My reading last night went pretty well, I think. My daughter ended up sitting quietly in the back row, in the lap of a friend who apparently has magical powers, or at least the ability to keep a three-year-old happy and quiet during an hour-long reading ? in my grateful opinion, the same thing. And the reading part itself went well, though I have to admit I see it as something to get through so I can get to the reward of the question and answer part. I think I like Q and A so much because the questions are, at least part of the time, unexpected; and because I have to answer them right then and there, I end up learning about my own process. Someone will ask me, "Where did this character come from?" I'll just start talking, because I have to, and sometimes I'll say something I didn't really know before I started talking.
But sometimes I give an answer to a question and I later think 'Why did I say that? That's not true.' Last night, someone asked me how I feel about my writing as I'm doing it ? can I tell when a scene is really working, when something is really just taking off? I told her that I can never tell when a scene is working, and that I always think whatever I'm writing is terrible as I'm writing it, and that I always feel a complete lack of confidence with every word. And now I'm sitting here less than a full day later thinking, 'Why did I say that? That's not true.' If I really felt that little confidence, writing would be a pretty miserable experience, and I doubt I would have the emotional stamina to do it five days a week. Upon further reflection, I would say the closer truth is that when I'm writing a first draft, I'm thinking something like, 'This may or may not be good. I may end up being really happy with this, or I may end up hating it and wanting to delete it. But there's really no way I'll know unless I keep going, and I want to see where it leads.'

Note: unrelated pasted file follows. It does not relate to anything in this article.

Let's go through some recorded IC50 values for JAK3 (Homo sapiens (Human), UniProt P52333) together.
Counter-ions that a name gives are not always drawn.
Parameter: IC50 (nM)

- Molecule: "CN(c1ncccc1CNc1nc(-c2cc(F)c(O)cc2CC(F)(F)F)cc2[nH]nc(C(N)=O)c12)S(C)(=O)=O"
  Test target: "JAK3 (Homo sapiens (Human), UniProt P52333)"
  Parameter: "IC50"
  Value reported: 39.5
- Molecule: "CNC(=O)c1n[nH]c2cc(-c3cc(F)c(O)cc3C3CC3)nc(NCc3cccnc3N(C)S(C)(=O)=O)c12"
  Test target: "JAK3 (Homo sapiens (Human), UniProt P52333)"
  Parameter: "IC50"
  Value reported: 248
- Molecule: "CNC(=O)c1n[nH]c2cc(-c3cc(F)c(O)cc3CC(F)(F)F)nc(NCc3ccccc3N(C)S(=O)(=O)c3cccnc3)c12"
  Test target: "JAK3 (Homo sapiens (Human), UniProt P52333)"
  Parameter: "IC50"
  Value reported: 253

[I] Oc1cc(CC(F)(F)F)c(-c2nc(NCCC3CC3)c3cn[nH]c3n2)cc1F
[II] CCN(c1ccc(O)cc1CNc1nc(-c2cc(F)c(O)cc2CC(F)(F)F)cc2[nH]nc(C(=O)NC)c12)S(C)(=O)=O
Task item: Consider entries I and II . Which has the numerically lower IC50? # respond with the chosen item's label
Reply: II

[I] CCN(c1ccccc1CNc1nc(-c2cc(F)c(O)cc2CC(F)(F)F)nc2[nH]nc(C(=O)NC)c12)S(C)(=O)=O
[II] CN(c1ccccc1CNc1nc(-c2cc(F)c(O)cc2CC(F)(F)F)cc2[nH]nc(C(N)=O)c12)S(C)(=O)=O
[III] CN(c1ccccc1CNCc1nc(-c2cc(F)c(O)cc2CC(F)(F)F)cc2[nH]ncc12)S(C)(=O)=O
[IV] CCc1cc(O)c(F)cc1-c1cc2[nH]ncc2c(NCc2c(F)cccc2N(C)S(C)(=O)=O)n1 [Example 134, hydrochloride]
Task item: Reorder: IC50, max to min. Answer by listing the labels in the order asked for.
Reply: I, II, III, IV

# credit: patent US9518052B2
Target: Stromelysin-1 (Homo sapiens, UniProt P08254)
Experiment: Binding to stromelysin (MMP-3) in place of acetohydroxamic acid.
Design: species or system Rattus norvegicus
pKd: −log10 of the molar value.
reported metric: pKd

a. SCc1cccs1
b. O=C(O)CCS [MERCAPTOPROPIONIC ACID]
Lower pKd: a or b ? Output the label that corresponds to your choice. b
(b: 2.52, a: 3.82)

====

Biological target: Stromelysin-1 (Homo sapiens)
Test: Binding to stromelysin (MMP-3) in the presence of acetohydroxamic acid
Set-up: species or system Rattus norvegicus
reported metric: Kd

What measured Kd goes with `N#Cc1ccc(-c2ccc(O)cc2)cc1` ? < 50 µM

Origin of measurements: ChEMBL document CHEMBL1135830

And really, isn't that more or less what goes through most people's heads about the day in general when they get up in the morning?
I didn't paint an entirely gloomy picture of my writing hours for the audience last night. I did tell them that when I'm writing, I often experience what someone-famous-with-a-name-I-can-never-remember called 'flow,' which is the state of being so immersed in a project that you not only lose track of time, you lose track of self, which can be, of course, a very nice vacation to go on. I think reading can take you on this vacation as well. But for me, it's really writing: I told the audience last night that my daily foray into the world and minds of my characters is probably the closest I'll get to successful meditation (I haven't been able to pull off the more traditional kind). I believe the guy who wrote about 'flow' (surely some of you well-read Powell's customers know the name of the guy I'm talking about) thought that this state was very good for the mind and the spirit, as good for you as meditation is supposed to be. And I believe he said it was the truest form of happiness.
So I apologize for the lie last night: really, when I'm writing, I'm not miserable at all.